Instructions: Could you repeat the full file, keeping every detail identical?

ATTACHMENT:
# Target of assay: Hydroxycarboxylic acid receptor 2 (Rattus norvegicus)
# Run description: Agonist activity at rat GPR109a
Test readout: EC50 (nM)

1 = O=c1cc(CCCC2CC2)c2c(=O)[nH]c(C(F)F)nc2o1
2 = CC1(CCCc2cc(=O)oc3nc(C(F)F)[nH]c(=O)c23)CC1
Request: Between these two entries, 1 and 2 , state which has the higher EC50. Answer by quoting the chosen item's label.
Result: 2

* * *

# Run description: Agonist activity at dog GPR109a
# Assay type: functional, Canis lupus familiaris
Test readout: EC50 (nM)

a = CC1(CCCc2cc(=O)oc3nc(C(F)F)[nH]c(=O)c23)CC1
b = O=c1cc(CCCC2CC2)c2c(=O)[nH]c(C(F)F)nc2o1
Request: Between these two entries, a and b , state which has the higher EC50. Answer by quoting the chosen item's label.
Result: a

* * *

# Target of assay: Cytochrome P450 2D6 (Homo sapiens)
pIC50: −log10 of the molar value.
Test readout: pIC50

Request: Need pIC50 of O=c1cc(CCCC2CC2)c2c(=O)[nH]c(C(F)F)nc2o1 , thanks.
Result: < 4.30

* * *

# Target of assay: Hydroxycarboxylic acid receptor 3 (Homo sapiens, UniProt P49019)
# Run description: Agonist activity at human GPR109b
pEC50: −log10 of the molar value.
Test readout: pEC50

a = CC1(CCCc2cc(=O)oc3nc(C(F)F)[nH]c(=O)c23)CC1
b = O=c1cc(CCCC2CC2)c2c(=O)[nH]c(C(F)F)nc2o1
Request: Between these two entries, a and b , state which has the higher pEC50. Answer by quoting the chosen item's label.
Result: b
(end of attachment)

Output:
# Target of assay: Hydroxycarboxylic acid receptor 2 (Rattus norvegicus)
# Run description: Agonist activity at rat GPR109a
Test readout: EC50 (nM)

1 = O=c1cc(CCCC2CC2)c2c(=O)[nH]c(C(F)F)nc2o1
2 = CC1(CCCc2cc(=O)oc3nc(C(F)F)[nH]c(=O)c23)CC1
Request: Between these two entries, 1 and 2 , state which has the higher EC50. Answer by quoting the chosen item's label.
Result: 2

* * *

# Run description: Agonist activity at dog GPR109a
# Assay type: functional, Canis lupus familiaris
Test readout: EC50 (nM)

a = CC1(CCCc2cc(=O)oc3nc(C(F)F)[nH]c(=O)c23)CC1
b = O=c1cc(CCCC2CC2)c2c(=O)[nH]c(C(F)F)nc2o1
Request: Between these two entries, a and b , state which has the higher EC50. Answer by quoting the chosen item's label.
Result: a

* * *

# Target of assay: Cytochrome P450 2D6 (Homo sapiens)
pIC50: −log10 of the molar value.
Test readout: pIC50

Request: Need pIC50 of O=c1cc(CCCC2CC2)c2c(=O)[nH]c(C(F)F)nc2o1 , thanks.
Result: < 4.30

* * *

# Target of assay: Hydroxycarboxylic acid receptor 3 (Homo sapiens, UniProt P49019)
# Run description: Agonist activity at human GPR109b
pEC50: −log10 of the molar value.
Test readout: pEC50

a = CC1(CCCc2cc(=O)oc3nc(C(F)F)[nH]c(=O)c23)CC1
b = O=c1cc(CCCC2CC2)c2c(=O)[nH]c(C(F)F)nc2o1
Request: Between these two entries, a and b , state which has the higher pEC50. Answer by quoting the chosen item's label.
Result: b